Focail in mo cluas
No, you haven’t suddenly developed a reading difficulty or the writer has not become completely ga ga ( yet) You are in fact getting a quick lesson in Gaelic. First though you need to get used to the pronunciation, so here it is phonetically
Fookle in ma Cloosh
When I first heard it I was in Wexford. It typified the day, because it was a time of great mirth and merriment and to hear a word which sounded vaguely rude was NOT unexpected. But it is actually not rude at all because” focail in mo cluas” means having a word in someone’s ear!
The Irish certainly have a way of using strong language in a most expressive fashion however and yet it never seemed offensive! Sometimes they would use a derivative and say “feck” but you nevertheless knew where the origins were. II had heard them described them as feckless – and I have only just realised that this is truer than I knew, for they certainly do not give a feck for much of what authority wishes them to do!
Returning to the day in Wexford where I first heard the expression “Focail in mo cluas” I had better tell you that it all happened in the most perfect of Irish situations- in a bar – out of licensing hours, with the doors locked firmly so that the gardai would not bother us, and with an amazing band of musicians plus guests.
Quite honestly I cannot think of a better way to spend a sunday afternoon – apart from the fact that as the designated driver I was condemned to drinking coke and other ghastly fizzy drinks, whilst those around me drank smooth and creamy Guinness and wholesome Irish whisky. Despite that minor setback it was still one of those magical moments which will remain with me for a long while.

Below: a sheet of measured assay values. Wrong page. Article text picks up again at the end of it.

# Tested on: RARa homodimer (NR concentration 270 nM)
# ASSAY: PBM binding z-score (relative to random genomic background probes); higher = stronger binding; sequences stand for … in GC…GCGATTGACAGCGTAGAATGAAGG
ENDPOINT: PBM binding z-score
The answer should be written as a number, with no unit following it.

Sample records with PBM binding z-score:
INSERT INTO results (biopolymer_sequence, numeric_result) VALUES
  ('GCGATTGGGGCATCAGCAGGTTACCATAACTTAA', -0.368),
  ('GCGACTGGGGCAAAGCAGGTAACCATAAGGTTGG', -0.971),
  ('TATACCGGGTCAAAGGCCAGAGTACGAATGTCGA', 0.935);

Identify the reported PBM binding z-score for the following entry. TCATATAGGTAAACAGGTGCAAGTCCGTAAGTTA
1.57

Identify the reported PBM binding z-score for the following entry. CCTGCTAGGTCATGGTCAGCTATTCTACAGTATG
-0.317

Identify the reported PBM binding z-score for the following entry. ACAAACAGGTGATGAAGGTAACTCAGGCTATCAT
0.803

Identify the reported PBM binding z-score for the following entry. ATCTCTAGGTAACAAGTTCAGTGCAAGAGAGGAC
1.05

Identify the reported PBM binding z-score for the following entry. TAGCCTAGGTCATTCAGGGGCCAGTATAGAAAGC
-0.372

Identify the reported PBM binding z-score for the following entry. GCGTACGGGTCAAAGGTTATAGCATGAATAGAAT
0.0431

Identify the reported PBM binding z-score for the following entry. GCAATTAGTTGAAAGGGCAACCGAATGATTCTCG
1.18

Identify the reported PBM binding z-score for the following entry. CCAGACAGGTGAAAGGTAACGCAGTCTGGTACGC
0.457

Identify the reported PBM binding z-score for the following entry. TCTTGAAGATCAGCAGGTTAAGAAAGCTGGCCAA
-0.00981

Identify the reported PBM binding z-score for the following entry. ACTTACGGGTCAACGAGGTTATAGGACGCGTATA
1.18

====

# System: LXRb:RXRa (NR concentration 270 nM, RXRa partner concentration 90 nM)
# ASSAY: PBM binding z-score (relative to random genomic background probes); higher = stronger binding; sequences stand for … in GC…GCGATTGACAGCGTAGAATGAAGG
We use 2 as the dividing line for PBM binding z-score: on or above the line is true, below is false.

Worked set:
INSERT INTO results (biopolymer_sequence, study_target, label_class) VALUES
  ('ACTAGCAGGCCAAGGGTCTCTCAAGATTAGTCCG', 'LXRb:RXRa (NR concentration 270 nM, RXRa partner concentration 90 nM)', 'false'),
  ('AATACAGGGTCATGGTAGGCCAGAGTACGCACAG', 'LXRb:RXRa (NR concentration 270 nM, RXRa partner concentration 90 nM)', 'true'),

In addition to great music we had the delight of meeting some of Wexford’s characters and they certainly made the afternoon even more memorable. So if you ever get across to Wexford make sure that you seek out the Viking and ask for Betty (hmm if you do ever decide to go there then I will give you her surname as well) and her friends and family. You will not be disappointed, in fact you had better take along some sanity tablets, because those wonderful Wexford people will take you on a journey into the state of foolishness in a matter of moments!
Betty is the leader of her family and she is also a remarkable testament to the strength of women the world over. Now don’t get me wrong, she is not some Gandhi like character, providing help and advice to her children. She is something completely different – an Irish woman who knows how to live life to its fullest, and who has a sense of mischief about her that would put any darned leprechaun to shame!
Over the space of two or three hours she had us in fits of laughter almost continually, whether she was describing her brushes with the Gardai ( the police) or her escapades with family and friends. Betty is one of those wonderful people who live life according to their own rule book, and we all can live much from them – if we have the courage to just break out occasionally!
We had been sitting quietly sipping our drinks when Betty first cast her shadow across our table – She greeted her daughters at the next table with a slight groan and announced to the bar in general that she was not sure whether she was alive or dead. Last night had been quite riotous apparently and as she explained “Jesus, I thought I was dying – so I had to come here to make sure that I wasn’t. And when I have had a drink I know I am not!”